Modifying sites is a fundamental part of landscape and architectural design. It is one of the most common questions that I get asked about site modeling. We will look at the details of site modifying, starting with the basic concept of site modifying.
You can control the elevation of a massing model by setting the Z value in the Object Info palette. You can also use the Send to Surface command.
When you use Send to Surface command, Vectorworks will send the insertion point of your massing model to sit on the site model. The insertion point of your massing model is generally the corner of the polygon that you started first.
So, depending on where you started your massing model, your building will end up at different elevations. You might see a blue dot on your massing model when you select it in a Top/Plan view. Moving this blue dot has no effect on the Send to Surface command.
In this session, we covered a strategy for using Vectorworks on the go, showed how to place a building at the right elevation on a site model, reviewed how to use site modifiers and went over steps for taking care of site modifier errors.
In this session, we reviewed the primary site modifiers—Contour, Pad, Grade Limits, and Pad with Retaining Edge—discussed changing the User Origin and working with external reference points, showed how to place fences on the surface of a site model, and turned a sketch into an Image Prop for a conceptual presentation.
In this session, we covered many of the commands in the Landmark menu and reviewed how to create a pool and a pool site modifier.
In this session, we covered how to prevent plants from rising to the surface of a site model, options for creating flat surfaces in landscapes, and options for vehicle turning circles.
In this session, we covered adding roadways to projects and resolving site modifier conflicts.
In this session, we briefly looked at counting impermeable surfaces, showed how to work with stepped site modifiers on a site model, and created a fence with columns instead of posts.
In this session, we looked at using 3D modeling to make various types of masonry blocks, how to make various arrays, and how to change their texture and color.
In this session, we looked at three main topics. We looked at how to create a car park area that slopes in two directions, we looked at creating a building project that does not use stories, and we looked at how to control the graphics of wall components.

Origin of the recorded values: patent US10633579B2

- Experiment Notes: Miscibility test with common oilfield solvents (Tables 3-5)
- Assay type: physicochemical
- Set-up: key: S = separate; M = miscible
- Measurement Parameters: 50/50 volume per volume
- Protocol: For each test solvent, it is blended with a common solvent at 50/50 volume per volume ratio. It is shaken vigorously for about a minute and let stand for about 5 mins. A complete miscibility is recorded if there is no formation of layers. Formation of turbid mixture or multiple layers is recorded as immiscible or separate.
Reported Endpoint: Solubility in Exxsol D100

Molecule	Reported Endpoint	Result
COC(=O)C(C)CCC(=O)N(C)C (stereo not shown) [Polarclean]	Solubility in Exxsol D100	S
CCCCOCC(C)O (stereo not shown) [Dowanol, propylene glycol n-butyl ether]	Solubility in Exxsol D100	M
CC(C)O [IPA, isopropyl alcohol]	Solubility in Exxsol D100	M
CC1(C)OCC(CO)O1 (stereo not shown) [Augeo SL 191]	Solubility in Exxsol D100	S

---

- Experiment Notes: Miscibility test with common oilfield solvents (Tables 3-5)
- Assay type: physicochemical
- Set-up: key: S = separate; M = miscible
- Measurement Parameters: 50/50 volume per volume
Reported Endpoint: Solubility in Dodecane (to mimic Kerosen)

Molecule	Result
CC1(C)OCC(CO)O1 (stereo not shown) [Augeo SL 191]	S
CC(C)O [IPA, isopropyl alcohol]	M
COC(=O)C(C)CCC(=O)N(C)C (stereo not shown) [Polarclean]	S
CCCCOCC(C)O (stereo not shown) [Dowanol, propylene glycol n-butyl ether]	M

In this session, we looked at retaining walls again. We used a site modifier in contour mode to create a straight retaining wall. We then adjusted the grade limits to change the retaining wall into a battered slope between the two levels of the garden, adding rocks, steps, and a landscape area with plants to go around the rocks.
In this session, we looked at creating a retaining wall area, selecting model snapshots, cut and fill calculations, site model sections, creating pads from grade limits, and creating grade limits from pads.
In this session, we looked at capping the end of a wall, and we looked at roading on a site model. We spent most of the time looking at roading, how to set the road in relation to a site model and how to make changes to the end of a Roadway object so that it matches the opening of a garage.
In this session we looked at the curtain wall tool and 3D modelling. The problem that we looked at was how to create the timber framing of a small building.
In this session we looked in detail at attaching tags to planting and hardscapes and how this relates to creating drawings using viewports and sheet layers. We also looked at the detail of using a hardscape as a site modifier.
In this session we looked at site modifies on a particular we looked at site modify conflicts. There are different reasons why site modifies might conflict with each other and we created examples where we could look at these problems and what the result was on the site model. In general terms if you have a site modify conflict you will not get an accurate site model. While this might not look too bad, it may cause errors in your cut and fill calculations.
In this session we continued with our Getting Started sessions for landscape. We looked at site models, site modifies, adding retaining walls, adding missing models and adding hardscape areas.
In this session we looked at creating a site model, creating site modifies, roads, site model snapshot, and site modifies.
In this session we tested several methods to see if it was possible to use a subdivision surface for site modifying (it was).
Many uses believe that the only place that you should store site modifiers is on the same layer as the site model. While this works very well, it is not the only place that you can locate your site modifiers. The site model settings dialog box allows you to choose where site modifiers can be located. They can be on the same layer as the site model, on any layer, on visible layers, or you can select which layers you want to put your site modifiers on.